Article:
May 19, 2024

10 things I wish I’d Known Before My Appointment

Until a few years ago, my commitment to vanity was purely surface. I’d never gone under the knife, experimented with lip filler, or spent any legit money on one single alteration, opting instead for keratin treatments, at-home dermaplaning, hot tools, serums, supplements, Swiss Kriss laxative facials.

Not because I’m opposed (I come from a family of proud plastic-surgery advocates), but because it never occurred to me that I didn’t have to wait until I was 60 and then get the full lift—that I could make small tweaks along the way.

I came to focus on my lips because—truthfully—I was hyper-aware of a specific standard of beauty that started to pervade and overtake popular culture, and I found myself hoovered right in. With every Insta girl that I upward-scrolled past, the more my face started to seem too pedestrian, too uneventful, too earnestly natural. Big, pillowy, fake-looking lips were everywhere, even on girls almost two decades younger than me, and I wanted in.

If you’re thinking about lip filler, read this first so you leave with exactly what you came for.

1. Clearly describe how you want your lips to look in the consultation

In the year that followed, I got lip injections twice, by two different board-certified physicians. The first time, I was acutely disappointed – I went to a buzzy, fancy practice that some of my beauty-editor friends frequent – and felt as though I’d taken $900 and tossed it to the wind, Samantha Jones–style. The doctor asked me nothing and seemed disengaged, and I left feeling swindled and unhappy. There was no difference, and I was told I could pay for more if I wanted to see one.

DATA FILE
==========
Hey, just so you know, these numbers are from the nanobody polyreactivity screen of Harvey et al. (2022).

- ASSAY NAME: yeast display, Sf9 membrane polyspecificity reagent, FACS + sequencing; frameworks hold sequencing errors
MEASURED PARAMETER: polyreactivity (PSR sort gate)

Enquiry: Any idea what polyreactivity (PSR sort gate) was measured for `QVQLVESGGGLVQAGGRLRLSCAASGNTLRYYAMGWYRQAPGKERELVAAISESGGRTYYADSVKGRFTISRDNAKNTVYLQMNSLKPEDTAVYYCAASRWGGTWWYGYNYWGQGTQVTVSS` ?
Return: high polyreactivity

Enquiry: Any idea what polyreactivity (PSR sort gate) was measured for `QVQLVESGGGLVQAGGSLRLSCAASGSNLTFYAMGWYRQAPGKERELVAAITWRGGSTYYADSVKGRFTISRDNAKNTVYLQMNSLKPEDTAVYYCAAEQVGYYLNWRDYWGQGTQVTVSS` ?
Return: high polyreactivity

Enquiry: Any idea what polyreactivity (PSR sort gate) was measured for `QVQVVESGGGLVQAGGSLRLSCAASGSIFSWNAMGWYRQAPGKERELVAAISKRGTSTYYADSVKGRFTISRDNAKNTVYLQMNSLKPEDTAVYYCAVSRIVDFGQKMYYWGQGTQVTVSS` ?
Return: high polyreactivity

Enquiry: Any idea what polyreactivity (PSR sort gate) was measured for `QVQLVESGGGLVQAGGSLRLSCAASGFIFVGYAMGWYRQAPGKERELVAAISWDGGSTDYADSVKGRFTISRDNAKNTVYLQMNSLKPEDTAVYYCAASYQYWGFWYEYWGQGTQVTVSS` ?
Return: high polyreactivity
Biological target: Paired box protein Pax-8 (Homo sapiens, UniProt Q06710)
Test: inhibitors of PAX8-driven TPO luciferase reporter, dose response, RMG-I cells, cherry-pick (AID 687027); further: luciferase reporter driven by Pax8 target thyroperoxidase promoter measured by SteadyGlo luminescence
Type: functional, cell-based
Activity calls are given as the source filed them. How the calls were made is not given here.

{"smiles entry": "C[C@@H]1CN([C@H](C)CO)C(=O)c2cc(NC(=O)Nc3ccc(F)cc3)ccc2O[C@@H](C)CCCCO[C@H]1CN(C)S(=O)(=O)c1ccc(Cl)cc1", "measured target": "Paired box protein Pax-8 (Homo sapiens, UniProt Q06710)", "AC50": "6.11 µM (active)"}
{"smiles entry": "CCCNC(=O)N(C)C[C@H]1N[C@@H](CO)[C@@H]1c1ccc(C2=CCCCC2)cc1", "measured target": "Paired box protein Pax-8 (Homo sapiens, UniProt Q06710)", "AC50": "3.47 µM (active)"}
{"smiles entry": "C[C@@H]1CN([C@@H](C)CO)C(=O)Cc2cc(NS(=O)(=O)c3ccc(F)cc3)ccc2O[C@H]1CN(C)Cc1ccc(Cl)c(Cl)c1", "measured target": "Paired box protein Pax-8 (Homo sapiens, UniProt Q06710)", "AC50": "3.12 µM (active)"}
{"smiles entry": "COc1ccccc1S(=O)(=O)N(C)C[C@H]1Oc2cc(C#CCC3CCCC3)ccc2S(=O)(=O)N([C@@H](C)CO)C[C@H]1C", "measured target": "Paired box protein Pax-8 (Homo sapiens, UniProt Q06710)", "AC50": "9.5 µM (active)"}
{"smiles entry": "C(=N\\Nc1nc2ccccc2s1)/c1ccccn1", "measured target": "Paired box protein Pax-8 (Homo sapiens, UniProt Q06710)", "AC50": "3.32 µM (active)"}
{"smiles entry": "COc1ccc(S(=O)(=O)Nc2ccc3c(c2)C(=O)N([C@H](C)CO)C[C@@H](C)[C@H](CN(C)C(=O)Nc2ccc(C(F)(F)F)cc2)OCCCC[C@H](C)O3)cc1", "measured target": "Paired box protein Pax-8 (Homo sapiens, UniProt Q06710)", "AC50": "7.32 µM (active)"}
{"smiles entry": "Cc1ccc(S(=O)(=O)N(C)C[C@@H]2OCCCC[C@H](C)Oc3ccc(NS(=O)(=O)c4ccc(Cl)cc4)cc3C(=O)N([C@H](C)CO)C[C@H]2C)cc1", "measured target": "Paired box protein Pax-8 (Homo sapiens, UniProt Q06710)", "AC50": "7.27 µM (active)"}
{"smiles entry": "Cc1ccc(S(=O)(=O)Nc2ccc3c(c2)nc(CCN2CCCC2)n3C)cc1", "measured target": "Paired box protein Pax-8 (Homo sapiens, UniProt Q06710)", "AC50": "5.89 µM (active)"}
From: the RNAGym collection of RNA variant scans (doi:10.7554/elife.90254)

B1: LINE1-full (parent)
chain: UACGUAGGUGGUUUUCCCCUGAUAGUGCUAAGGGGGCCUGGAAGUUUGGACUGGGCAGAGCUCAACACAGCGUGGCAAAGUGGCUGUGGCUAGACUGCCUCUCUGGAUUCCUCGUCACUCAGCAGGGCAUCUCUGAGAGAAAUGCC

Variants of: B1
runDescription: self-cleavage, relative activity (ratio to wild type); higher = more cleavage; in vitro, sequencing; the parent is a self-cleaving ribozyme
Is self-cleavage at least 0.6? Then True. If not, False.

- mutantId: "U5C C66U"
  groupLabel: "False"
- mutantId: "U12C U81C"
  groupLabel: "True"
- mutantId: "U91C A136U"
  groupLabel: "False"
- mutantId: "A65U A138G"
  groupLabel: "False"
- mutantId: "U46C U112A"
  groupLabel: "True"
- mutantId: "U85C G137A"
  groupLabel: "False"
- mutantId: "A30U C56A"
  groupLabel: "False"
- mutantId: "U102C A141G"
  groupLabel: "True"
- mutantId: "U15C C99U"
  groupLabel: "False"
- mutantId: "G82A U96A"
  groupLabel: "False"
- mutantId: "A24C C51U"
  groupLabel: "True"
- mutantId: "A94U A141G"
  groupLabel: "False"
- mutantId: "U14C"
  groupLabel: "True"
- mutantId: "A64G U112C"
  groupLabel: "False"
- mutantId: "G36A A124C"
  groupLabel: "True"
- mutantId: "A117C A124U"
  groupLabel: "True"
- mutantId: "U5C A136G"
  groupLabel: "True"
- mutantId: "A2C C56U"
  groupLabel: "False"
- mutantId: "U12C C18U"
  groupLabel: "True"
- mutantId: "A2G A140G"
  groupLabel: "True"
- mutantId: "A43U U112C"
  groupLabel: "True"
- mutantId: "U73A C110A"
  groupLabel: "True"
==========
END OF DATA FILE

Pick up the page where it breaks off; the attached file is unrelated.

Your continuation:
By the time I visited doctor number two – Michele Green, M. D. , a New York-based dermatologist and RealSelf contributor – I realised the first round might have been more successful if I’d been assertive about what I wanted. I told Dr Green right away that I wanted to see a noticeable difference, and she spent time both studying my face and asking me questions.

We decided on one syringe of Juvederm, which is what I’d had the year before, although Green concentrated it all on my lips, whereas the previous physician used some in the skin around my mouth.

2. You need to prep

The first step, according to Dr Green, is to decide how big you realistically want your lips – think long and hard about whether you really want to go from thin-lipped to Lisa Rinna in one fell swoop. It will be obvious. “You really, really don’t want [your lips] to be overfilled, and it’s easier to have too little than too much,” Green said. But if you know you want to see a real difference right away, it’s on you to voice that – especially since I’ve found that most doctors prefer their work to look hypernatural.

Physically, Green suggests refraining from aspirin, Motrin, Aleve, fish oil, multivitamins, and vitamin E for about a week before your appointment, as each can act as a blood thinner and contribute to post-injection bruising.

3. Leave the Kylie pic at home

The professional jury’s out on whether you should bring a photo with you to your appointment. I’ve read that some doctors like it, but others don’t. Dr Green is in the latter camp, likening it to bringing a picture to the hair salon – you can show your stylist what you want, but your hair type may not achieve it, so then you leave disappointed. “Everyone’s anatomy is different, and everyone’s [face] has a different shape,” she said. You’re better off explaining what you think you want and letting your doctor work with the configuration of your mouth to achieve it.

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